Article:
In This Seems Soon news, James Patterson is writing a true crime book about Aaron Hernandez, the former NFL player convicted of murder who was found in his cell after committing suicide last week.
You’ve probably seen the Netflix documentary Casting JonBenét in your Netflix queue, but if the ick factor has kept you from watching, this article—which describes the film as “a hybrid between a piece of community theater and magical realist documentaries”—just might change your mind.
My love for all-things-Zodiac has been chronicled here before, but even I’d never heard the story of a film made about the Zodiac killings—and released—less than a month after the first two Zodiac letters were received. It gets weirder.
In the world of crime podcasts, many try—and fail—at tackling missing persons cases. It’s tough kind of story to hang a narrative on, because there’s no true resolution to build toward. If a case is unsolved at the beginning of the series, it most likely will be at the end, too. But I’ve heard good things about Thin Air, which is made by two teachers (and true crime buffs) out of Idaho. I’m giving it a try this week.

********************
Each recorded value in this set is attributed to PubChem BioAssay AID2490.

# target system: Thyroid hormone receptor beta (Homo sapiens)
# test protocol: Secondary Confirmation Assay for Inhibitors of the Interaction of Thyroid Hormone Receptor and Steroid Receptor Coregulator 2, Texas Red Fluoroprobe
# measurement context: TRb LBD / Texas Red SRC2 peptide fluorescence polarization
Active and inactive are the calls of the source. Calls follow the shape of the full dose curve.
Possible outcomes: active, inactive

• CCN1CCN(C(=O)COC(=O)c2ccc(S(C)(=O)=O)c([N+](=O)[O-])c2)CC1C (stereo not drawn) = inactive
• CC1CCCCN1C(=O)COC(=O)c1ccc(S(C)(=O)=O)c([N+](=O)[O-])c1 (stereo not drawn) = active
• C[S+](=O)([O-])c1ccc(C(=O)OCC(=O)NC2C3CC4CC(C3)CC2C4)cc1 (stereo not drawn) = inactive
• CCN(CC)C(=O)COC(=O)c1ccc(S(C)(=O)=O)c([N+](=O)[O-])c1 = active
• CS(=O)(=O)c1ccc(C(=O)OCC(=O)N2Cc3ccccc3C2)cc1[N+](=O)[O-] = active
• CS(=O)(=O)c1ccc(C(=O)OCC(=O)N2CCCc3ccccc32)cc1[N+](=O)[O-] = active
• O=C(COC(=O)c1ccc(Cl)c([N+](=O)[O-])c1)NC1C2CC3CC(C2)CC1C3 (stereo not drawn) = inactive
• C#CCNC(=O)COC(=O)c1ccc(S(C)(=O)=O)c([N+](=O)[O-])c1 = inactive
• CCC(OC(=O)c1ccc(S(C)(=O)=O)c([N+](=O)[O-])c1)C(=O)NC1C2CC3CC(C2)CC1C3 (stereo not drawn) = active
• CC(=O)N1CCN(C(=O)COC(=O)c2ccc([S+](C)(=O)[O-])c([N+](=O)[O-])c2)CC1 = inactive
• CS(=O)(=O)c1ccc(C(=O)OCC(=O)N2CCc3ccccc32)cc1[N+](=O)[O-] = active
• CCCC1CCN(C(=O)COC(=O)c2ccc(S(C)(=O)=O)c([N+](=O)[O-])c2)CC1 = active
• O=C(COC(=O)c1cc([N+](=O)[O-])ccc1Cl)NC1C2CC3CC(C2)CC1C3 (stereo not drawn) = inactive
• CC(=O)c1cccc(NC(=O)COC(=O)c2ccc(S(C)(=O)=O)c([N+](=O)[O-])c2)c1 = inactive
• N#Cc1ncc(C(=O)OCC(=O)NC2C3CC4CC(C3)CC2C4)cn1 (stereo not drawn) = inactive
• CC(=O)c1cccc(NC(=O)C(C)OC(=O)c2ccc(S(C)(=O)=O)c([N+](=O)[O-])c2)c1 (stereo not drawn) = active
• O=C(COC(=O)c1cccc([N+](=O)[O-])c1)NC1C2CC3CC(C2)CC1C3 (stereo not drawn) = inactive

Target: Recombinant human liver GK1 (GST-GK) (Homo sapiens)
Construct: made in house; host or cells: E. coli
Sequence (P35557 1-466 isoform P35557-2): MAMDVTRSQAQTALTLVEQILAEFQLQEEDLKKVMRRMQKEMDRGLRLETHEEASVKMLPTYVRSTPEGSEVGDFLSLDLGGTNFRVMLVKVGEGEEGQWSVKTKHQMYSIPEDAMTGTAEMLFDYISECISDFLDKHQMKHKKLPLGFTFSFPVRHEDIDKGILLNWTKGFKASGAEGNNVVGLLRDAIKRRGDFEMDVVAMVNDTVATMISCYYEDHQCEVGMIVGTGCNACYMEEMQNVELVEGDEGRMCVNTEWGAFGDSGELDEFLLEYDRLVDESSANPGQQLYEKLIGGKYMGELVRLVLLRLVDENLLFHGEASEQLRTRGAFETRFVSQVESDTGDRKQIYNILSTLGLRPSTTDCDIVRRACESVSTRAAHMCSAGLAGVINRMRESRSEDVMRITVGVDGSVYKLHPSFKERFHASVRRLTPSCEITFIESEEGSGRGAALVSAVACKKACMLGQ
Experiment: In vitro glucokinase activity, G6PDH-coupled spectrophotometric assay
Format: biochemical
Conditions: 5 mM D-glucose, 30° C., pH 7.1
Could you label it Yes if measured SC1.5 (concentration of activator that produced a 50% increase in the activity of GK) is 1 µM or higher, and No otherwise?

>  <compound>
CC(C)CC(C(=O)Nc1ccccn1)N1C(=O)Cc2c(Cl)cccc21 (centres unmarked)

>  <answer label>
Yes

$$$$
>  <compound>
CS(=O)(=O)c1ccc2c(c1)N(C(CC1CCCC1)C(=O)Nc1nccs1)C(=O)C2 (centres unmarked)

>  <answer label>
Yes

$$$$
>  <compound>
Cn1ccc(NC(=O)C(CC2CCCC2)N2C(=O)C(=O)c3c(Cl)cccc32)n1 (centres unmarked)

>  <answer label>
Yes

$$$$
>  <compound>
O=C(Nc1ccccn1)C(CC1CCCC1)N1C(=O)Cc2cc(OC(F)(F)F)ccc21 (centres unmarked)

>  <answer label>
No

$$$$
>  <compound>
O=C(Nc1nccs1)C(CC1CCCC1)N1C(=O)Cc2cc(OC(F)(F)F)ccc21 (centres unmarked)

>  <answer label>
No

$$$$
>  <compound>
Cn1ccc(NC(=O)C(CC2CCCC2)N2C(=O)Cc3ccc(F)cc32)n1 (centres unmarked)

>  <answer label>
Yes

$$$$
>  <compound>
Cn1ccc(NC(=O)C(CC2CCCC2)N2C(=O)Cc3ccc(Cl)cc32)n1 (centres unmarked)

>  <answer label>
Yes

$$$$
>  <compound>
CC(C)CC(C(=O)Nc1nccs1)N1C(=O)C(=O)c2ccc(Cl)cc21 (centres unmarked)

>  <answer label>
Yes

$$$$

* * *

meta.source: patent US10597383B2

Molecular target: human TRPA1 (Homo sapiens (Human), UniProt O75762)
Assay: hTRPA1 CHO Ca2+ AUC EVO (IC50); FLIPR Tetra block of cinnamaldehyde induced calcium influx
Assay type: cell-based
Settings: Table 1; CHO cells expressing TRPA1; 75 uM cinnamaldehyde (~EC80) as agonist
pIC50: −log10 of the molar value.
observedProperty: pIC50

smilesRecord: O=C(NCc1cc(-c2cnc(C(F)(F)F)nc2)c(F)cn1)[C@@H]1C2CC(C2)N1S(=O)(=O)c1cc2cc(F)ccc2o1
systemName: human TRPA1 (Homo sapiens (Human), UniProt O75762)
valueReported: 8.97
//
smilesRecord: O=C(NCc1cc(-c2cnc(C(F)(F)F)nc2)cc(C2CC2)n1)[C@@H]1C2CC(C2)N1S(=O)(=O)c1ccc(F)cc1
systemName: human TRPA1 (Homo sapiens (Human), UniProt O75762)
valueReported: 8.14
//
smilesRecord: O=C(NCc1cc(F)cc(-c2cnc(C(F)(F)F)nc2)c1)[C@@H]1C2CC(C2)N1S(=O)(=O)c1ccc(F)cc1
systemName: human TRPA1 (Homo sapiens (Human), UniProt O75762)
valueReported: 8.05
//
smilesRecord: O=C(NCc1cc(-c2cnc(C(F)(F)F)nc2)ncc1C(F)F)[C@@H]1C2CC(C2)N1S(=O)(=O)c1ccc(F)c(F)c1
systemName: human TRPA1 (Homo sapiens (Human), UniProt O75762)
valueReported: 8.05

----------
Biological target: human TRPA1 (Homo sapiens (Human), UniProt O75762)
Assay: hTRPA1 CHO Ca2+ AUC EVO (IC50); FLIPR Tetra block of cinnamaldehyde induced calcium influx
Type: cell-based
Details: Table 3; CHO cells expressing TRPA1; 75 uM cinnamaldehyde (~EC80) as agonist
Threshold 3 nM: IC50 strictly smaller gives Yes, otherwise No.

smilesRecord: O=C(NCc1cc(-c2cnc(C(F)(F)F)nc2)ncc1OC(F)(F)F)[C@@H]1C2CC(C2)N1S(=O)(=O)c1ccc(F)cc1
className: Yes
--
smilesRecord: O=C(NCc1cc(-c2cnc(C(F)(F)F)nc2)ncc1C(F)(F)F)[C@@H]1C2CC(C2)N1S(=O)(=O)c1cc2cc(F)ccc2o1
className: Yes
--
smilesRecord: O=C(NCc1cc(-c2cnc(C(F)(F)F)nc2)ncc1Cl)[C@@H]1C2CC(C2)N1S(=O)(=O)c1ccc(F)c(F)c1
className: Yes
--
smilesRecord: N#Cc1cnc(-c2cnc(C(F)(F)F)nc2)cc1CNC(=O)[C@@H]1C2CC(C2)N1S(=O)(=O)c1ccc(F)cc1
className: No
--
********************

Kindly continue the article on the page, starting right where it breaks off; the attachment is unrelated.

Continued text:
Finally, it feels like it’s been too long since I sent some creepy longreads your way. Here you go:
“A Life, Interrupted,” from 2009 begins with a description of a woman’s body found floating face down in the waters off the tip of Manhattan. Only she wasn’t dead. And had no idea how she got there.
I’ve gushed over Texas Monthly before, but here’s an oldie of theirs, that combines both true crime and ghost story.
Featured Image: Netflix